1836 Ind. Acts 77, An Act to Prevent Disasters on Steam Boats, § 7.

That when gunpowder is shipped on board a steam boat, which shall at all times by stowed away at as great a distance as possible from the furnace, and written notification thereof shall be placed in three conspicuous parts of the boat; and in the event of such notification not being so exhibited, then for any loss of property or life for which the powder may be deemed the cause, the owner shall be liable . . . .

Robert Looney Caruthers, A Compilation of the Statutes of Tennessee, of a General and Permanent Nature, from the Commencement of the Government to the Present time: With References to Judicial Decisions, in Notes, to Which is Appended a New Collection of Forms Page 325, Image 330 (1836) available at The Making of Modern Law: Primary Sources.

Felonies, § 56. If any person within this state shall fight a duel, or shall deliberately and maliciously challenge, by word or writing, any other person, to fight with sword, pistol, or other deadly weapon, or shall deliberately and maliciously invite another verbally, or by writing, to meet him in this state, or elsewhere, with a view or intent to challenge or fight; or if any person so challenged, shall deliberately and maliciously accept the said challenge, in either case, such person so deliberately and maliciously giving or receiving, or sending any such challenge, and being convicted thereof, shall be sentenced to imprisonment, at hard labor in the penitentiary, for a term not less than three nor more than ten years: Provided always, that no person who shall be verbally challenged, shall be a competent witness to prove the fact of such verbal challenge, against any person who may be indicted for the same.

1836 Conn. Acts 105, An Act Incorporating The Cities of Hartford, New Haven, New London, Norwich and Middletown, chap. 1, § 20.

. . . relative to prohibiting and regulating the bringing in, and conveying out, or storing of gunpowder in said cities . . . .

Acts Relating to the City of Brooklyn, and the Ordinances Thereof; Together with an Appendix, Containing the Old Charters, Statistical Information, &c. &c. Page 25, Image 222 (1836) available at The Making of Modern Law: Primary Sources.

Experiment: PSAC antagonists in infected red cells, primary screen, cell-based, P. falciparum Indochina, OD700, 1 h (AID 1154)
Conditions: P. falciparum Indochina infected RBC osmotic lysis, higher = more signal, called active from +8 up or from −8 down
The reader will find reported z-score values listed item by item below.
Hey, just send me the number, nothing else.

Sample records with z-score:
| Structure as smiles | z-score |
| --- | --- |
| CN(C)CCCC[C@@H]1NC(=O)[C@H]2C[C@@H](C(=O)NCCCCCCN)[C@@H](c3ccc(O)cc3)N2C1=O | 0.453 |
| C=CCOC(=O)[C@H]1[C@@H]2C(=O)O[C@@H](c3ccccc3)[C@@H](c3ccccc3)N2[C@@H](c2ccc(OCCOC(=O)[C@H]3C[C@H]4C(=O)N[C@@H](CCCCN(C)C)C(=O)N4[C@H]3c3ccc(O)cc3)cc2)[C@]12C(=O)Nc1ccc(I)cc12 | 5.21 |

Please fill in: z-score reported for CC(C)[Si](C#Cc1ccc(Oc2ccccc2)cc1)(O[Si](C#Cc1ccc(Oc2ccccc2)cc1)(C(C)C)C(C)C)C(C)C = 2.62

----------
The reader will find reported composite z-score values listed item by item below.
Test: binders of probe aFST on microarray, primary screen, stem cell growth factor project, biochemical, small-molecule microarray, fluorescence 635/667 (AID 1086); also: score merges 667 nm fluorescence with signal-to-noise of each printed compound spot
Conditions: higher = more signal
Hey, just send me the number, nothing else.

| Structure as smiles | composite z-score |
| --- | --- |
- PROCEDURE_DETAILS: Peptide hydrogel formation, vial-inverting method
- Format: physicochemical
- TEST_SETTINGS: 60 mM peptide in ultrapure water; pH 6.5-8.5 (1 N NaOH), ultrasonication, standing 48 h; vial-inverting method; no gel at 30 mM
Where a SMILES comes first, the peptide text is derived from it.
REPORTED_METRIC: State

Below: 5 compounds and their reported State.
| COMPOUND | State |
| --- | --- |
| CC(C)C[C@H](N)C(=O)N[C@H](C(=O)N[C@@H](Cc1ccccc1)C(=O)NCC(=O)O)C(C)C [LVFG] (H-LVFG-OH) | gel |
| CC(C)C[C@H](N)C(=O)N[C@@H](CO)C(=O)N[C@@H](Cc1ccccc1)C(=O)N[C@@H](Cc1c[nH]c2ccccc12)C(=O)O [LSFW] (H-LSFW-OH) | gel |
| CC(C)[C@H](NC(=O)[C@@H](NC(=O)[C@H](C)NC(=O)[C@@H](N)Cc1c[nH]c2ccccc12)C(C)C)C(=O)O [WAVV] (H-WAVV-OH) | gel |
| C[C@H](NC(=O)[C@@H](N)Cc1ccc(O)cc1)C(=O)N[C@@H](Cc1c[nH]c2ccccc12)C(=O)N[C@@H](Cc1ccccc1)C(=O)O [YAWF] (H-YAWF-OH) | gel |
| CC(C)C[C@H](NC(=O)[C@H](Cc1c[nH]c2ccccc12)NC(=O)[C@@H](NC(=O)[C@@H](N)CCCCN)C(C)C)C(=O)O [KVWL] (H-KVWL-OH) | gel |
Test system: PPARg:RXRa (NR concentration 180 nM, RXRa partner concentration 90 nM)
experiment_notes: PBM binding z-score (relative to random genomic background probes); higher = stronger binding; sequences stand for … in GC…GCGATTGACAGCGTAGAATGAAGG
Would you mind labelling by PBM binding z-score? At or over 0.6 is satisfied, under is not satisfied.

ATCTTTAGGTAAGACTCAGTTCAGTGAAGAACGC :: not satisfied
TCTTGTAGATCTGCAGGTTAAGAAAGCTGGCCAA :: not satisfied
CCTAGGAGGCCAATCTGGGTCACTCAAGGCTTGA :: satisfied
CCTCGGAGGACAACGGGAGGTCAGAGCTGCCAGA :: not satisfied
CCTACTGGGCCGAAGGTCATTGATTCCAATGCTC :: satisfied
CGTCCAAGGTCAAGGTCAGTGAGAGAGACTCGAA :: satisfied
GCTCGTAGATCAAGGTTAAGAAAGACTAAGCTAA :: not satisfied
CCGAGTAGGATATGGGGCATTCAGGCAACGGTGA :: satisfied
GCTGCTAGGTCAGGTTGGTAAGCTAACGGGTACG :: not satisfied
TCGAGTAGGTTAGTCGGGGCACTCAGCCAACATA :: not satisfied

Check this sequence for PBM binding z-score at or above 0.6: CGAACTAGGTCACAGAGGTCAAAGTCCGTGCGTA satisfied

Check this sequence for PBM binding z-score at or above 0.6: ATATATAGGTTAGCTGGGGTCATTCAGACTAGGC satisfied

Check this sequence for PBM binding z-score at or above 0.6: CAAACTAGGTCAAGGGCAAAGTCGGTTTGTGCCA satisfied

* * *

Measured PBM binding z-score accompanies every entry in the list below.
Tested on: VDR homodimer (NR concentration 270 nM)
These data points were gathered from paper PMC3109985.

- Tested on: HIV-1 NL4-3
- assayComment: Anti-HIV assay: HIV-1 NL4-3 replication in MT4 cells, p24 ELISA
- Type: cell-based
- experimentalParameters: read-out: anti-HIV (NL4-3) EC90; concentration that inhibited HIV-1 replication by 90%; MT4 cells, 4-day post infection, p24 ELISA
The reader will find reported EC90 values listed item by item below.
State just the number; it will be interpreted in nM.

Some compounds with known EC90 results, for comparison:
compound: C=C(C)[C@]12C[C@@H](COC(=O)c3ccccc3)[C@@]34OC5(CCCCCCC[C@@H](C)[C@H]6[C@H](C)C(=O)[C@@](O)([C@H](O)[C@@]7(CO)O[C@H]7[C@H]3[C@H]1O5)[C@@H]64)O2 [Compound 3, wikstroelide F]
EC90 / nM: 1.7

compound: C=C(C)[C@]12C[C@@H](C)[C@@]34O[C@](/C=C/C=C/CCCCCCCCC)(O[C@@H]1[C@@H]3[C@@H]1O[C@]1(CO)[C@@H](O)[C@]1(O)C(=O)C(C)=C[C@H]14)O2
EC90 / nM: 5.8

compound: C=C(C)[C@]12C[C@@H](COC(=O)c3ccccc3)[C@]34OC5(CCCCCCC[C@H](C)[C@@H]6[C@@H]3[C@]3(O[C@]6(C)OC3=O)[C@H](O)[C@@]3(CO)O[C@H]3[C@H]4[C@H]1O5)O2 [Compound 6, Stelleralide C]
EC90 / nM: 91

A Law to Prevent Evil Practices in the City of Brooklyn, Title 1. The Mayor and Aldermen of the city of Brooklyn, in Common Council Convened, do ordain as follows: §1. That it shall not be lawful for any person within the first six wards, and in so much of the seventh ward as lies westerly of Clinton avenue and the Jamaica turnpike, southerly of the place where the said turnpike is intersected by Clinton avenue, in said city, to fire or discharge any gun, pistol, fowling piece, or fire arms, or to explode or set off any squib, cracker, or other thing containing gunpowder, or any combustible material, under the penalty of five dollars for each and every offence. Provided, that nothing herein contained shall be construed to extend to any military exercise or review.

1836 Tex. Gen. Laws 54-55, An Act to Provide for the National Defense by Organizing the Militia, § 1.

. . . to enrol [sic] every such citizen as aforesaid, and all those who shall from time to time arrive at the age of seventeen years or being the age of seventeen years and under the age of fifty years . . . That every citizen so enrolled and notified, shall within ten days thereafter provide himself with a good musket, a sufficient bayonet and belt, six flints, knapsack and cartridge box, with twenty-four suitable ball cartridges; or with a good rifle, yauger, or shotgun, knapsack, shot pouch, powder horn, fifty balls suitable to the caliber of his gun, and a half pound of powder, and shall appear so armed, accoutred and provided, when called out to exercise, or in service; and that said arms, ammunition, and accoutrements, belonging to a citizen so enrolled, shall be exempt from all suits, seizures, and sales.